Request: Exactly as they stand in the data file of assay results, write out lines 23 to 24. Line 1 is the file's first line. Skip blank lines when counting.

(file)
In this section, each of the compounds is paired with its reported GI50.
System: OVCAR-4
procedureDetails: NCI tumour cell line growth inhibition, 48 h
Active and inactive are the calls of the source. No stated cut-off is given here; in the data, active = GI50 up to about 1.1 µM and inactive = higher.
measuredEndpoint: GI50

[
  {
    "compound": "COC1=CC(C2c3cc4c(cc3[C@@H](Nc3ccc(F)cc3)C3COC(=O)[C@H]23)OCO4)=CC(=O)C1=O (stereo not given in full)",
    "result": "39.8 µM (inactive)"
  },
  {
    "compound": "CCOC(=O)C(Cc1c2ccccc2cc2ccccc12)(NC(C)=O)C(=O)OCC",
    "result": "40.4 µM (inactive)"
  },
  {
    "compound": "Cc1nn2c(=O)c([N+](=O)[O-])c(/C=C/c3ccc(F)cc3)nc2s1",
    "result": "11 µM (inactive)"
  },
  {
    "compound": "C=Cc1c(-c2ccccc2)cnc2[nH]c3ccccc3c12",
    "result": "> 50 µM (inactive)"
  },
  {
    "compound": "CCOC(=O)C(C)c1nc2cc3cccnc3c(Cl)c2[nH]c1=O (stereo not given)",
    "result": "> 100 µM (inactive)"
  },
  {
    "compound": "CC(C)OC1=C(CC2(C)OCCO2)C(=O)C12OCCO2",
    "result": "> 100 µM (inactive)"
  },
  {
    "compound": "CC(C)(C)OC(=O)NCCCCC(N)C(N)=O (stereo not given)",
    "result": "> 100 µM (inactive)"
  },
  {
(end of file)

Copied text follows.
  {
    "compound": "CCOC(=O)C(C)c1nc2cc3cccnc3c(Cl)c2[nH]c1=O (stereo not given)",